establishments are not open for business during the day and have been able to
escape the scrutiny of the City officials.
Many of the businesses are ones
that the inspectors would not feel comfortable entering alone . The ETF always
travels to targeted sites with police present for security. Having armed
officers for protection provides the members a work environment that is secure
in comparison to that of inspectors who are often at risk as they go about the
business of enforcing the City's codes.
The team goes out twice monthly
as a unit with each member carrying an ETF badge and wearing an identifying
windbreaker. Before going to a business, research is done by the Codes
Department to determine if its history justifies an inspection by the ETF. If a
business refuses to allow the members in, the ETF may not enter, as this would
require a warrant. Rarely does anyone refuse.
All work is coordinated by
Police Captain Danny Baker who must sign off on all targeted sites. The Legal
Department assisted in the group's formation and continues to have input
regarding the ETF's activity. Much care is taken to ensure that the members'
personal safety as well as personal liability is protected.
Members are paid either overtime
or comp time, as the inspections are always made after normal work hours. Many
of the original members are still active with the ETF, which enables the group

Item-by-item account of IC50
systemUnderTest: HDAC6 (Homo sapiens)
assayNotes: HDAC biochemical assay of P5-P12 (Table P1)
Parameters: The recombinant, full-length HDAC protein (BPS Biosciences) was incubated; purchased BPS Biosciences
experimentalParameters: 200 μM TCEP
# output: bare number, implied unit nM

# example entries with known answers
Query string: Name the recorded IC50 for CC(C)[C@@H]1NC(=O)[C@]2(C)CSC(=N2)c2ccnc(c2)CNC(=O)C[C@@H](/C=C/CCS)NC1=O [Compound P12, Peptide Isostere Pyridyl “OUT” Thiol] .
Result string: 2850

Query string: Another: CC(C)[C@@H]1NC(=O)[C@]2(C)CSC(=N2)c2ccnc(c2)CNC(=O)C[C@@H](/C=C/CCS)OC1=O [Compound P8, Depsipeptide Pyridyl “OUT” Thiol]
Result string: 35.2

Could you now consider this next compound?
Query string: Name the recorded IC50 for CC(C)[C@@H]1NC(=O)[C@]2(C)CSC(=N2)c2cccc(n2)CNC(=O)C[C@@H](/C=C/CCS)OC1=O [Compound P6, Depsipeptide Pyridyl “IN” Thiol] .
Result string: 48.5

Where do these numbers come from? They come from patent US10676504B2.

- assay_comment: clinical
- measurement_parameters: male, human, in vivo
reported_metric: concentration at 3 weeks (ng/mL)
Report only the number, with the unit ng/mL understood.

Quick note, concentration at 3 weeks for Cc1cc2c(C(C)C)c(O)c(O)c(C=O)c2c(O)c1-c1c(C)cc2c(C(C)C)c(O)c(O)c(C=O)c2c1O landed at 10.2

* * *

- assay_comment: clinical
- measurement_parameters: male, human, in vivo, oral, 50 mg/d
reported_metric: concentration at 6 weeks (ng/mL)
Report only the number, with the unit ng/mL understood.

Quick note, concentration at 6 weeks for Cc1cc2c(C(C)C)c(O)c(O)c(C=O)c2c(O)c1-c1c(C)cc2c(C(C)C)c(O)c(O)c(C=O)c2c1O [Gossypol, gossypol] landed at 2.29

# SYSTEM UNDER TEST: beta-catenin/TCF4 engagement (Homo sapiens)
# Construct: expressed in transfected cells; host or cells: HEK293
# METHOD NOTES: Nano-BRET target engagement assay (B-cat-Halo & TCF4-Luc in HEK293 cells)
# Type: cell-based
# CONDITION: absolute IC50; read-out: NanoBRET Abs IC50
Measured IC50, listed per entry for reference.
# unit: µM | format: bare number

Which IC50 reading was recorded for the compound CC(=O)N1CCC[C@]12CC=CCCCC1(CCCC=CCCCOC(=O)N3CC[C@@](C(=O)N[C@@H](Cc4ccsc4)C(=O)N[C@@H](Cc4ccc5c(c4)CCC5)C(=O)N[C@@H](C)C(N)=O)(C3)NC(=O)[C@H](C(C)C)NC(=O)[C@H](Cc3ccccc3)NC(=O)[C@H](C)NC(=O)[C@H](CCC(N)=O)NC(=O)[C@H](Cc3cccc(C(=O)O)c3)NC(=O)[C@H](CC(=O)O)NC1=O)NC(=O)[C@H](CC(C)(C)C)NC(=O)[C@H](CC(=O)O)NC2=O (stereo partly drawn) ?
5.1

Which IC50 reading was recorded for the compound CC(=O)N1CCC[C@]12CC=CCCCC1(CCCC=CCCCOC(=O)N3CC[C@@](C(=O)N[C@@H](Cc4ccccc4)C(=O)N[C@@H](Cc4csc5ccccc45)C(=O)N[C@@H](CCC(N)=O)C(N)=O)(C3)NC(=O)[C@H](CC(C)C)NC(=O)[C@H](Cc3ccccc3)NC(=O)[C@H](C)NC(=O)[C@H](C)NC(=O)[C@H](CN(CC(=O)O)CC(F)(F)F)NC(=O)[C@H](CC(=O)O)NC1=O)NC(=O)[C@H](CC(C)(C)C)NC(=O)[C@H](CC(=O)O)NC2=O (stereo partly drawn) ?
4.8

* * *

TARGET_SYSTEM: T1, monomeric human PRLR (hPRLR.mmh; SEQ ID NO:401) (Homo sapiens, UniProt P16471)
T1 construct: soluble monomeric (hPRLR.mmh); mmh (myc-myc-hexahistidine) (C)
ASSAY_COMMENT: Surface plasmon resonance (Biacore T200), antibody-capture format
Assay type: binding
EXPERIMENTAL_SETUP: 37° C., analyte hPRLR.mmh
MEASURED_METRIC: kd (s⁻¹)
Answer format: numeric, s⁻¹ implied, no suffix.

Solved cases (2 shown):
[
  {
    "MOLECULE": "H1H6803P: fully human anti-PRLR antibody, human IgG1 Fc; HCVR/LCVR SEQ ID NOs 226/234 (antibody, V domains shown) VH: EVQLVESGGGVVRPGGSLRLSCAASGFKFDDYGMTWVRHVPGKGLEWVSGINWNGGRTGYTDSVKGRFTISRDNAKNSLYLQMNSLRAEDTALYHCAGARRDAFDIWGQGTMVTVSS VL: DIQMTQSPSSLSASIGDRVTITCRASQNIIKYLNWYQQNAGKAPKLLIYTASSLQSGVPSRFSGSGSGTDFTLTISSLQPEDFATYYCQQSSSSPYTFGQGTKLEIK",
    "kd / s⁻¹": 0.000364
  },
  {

to work more efficiently. Each member has a working knowledge of the other
department's public safety rules and assists in identifying violations. If
criminal activity is suspected, Police officers respond. Citations issued by the
ETF are civil and criminal. If a member believes immediate action is needed
because of health, fire or any safety violation, a business can be shut down on
the spot. This has occurred on several occasions. When the owner complies, the
business can reopen. If, after being cited, a business fails to comply, the
owner is taken to Environmental Court. The members appear in court to testify if
Since the inception of the ETF,
over 1,000 citations and notices of abatement have been issued at over 175
establishments with 18 businesses choosing to close their doors rather than
comply. The goal of the ETF is not to shut a business down but to bring it into
compliance, providing a healthy and safe environment for the community.
Participation is on a voluntary
basis, requiring no additional employees. Transportation needs are met through a
surplus van that was refurbished by the Motor Pool. Members hold their meetings
in a fire hall that had been converted to office space. Computer equipment once
used by another department was given to the ETF. Other than jackets and badges,
the City did not purchase anything for the team. It has been a collaborative
effort and the pay-back is a safer City, increased morale among the team
members, maximized use of employee's time and the knowledge that those who
violate will have an increased chance of getting caught and being held
accountable. The Environmental Task Force is seen as a perfect example of
governmental agencies working together to achieve a common goal.
Contact: Jennifer Hill, Office of the Mayor, (615) 862